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Stupid Dividend Recommendation of the Week

Shame on Forbes!

On Monday, the respectable financial publication sullied its reputation by syndicating shoddy advice from the Dividend Channel, trumpeting struggling electronics retailer, RadioShack (NYSE: RSH), under the headline, “This Stock Has A 12.14% Yield And Sells For Less Than Book.”

What’s so wrong about recommending a cheap stock with an above-average yield? In this case, everything! And here’s why…

Why Chasing Yield is Always a Bad Idea

Yield is always a function of price. The lower a stock falls, the higher its yield goes. But price is always a function of the underlying business.

So if a company’s fundamentally strong, and keeps increasing earnings, its share price will naturally head higher. Conversely, if a company’s fundamentally weak, marked by continually declining earnings, its share price will naturally head lower.

What’s my point? Well, if we’re evaluating a potential dividend stock, a double-digit yield should always be an immediate deterrent, not a come-on.

It’s a huge red flag that something’s wrong with the underlying business. And RadioShack proves my point wonderfully.

In the last year, the stock’s down 66.1%, pushing its yield from about 2% to 12%. But we can’t blame this on the market. Over the same period, the S&P 500 Index is up 8.4%. So, clearly, the collapsing stock price and soaring yield is symptomatic of a struggling business.

Of course, you don’t need me to tell you that RadioShack’s struggling. Just ask yourself, “When’s the last time I was in a RadioShack store?” Can’t remember, can you?

Neither can a large majority of consumers.

Whereas the average retail company enjoyed an average annual sales growth of 7.5% for the last three years, RadioShack posted an anemic 1.5% sales growth rate.

In terms of profitability, the picture’s even uglier.

The average retail company increased earnings by an average of 21.8% per year over the last three years. Yet RadioShack’s earnings are down an average of 23.8% per year over the same period, according to Morningstar.com data.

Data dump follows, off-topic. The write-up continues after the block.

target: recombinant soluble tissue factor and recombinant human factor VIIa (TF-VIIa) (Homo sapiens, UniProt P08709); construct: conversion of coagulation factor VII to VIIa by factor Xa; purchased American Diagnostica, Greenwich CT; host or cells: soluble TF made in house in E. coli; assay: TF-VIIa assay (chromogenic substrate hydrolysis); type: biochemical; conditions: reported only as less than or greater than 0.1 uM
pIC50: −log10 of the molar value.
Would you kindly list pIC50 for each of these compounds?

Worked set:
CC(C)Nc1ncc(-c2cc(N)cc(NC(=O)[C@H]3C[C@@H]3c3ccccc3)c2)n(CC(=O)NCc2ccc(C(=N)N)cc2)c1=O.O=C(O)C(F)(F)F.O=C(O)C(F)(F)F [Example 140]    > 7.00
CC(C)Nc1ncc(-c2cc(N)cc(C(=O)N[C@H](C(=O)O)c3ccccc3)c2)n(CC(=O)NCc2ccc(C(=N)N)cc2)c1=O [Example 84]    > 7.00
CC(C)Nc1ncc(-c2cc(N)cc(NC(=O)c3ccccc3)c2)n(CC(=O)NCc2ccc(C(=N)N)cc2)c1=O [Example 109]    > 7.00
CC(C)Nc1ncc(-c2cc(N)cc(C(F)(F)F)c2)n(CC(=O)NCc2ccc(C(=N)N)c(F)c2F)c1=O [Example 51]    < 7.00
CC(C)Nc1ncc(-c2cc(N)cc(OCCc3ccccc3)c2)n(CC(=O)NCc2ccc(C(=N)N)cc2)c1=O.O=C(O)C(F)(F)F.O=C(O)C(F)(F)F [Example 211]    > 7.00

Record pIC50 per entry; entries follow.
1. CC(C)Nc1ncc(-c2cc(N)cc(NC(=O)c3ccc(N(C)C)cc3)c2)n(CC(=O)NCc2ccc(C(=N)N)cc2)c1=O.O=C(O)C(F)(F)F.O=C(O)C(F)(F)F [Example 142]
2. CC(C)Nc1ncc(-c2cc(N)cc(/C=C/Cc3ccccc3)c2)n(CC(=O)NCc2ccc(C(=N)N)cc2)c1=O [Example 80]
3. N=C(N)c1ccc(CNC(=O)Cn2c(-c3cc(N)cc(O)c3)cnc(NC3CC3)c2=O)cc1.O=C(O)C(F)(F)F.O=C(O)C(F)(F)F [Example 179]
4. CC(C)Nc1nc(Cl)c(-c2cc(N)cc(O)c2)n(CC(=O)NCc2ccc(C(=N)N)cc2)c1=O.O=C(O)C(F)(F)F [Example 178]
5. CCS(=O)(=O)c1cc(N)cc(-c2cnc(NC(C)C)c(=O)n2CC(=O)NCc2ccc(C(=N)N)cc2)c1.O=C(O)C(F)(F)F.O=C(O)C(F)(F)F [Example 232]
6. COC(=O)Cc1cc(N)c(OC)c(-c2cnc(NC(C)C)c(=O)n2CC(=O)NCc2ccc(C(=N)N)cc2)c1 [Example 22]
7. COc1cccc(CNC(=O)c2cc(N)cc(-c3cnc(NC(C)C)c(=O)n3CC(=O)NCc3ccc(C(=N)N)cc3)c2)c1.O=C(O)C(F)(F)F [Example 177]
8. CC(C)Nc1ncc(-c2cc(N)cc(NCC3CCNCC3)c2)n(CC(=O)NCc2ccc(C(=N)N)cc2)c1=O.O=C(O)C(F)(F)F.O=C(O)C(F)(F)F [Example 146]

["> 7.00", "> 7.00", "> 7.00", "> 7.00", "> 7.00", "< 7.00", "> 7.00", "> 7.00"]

That statistic is particularly damning to Forbes because the Dividend Channel article boldly – and wrongly – touts RadioShack’s “favorable long-term multi-year growth rates in key fundamental data points.”

I don’t know about you, but 1.5% and -23.8% don’t exactly qualify as “favorable” in my book.

Of course, the earnings statistic is even more damning for RadioShack. In an industry where brick-and-mortar electronics retailers are a dying breed (think Circuit City), it appears to be next up for extinction.

I make that prediction based on the following facts:

  • In January, management canceled the $200 million stock repurchase program it instituted in late October 2011. Such a sudden reversal is not a sign of financial strength.
  • In the last quarter, comparable store sales dropped 4.2% year-over-year and the company swung to a loss of $8 million.

At the very least, RadioShack’s dividend is in jeopardy of being cut or eliminated altogether. This fact was revealed on a conference call in February, where CEO, James Gooch, conceded executives are reviewing the company’s dividend policy.

Bottom line: RadioShack sports a high yield and cheap valuation for a good reason. But look out, because before long, the only thing it might be sporting is a cheap valuation. Dividend investors beware!

Ahead of the tape,

Louis Basenese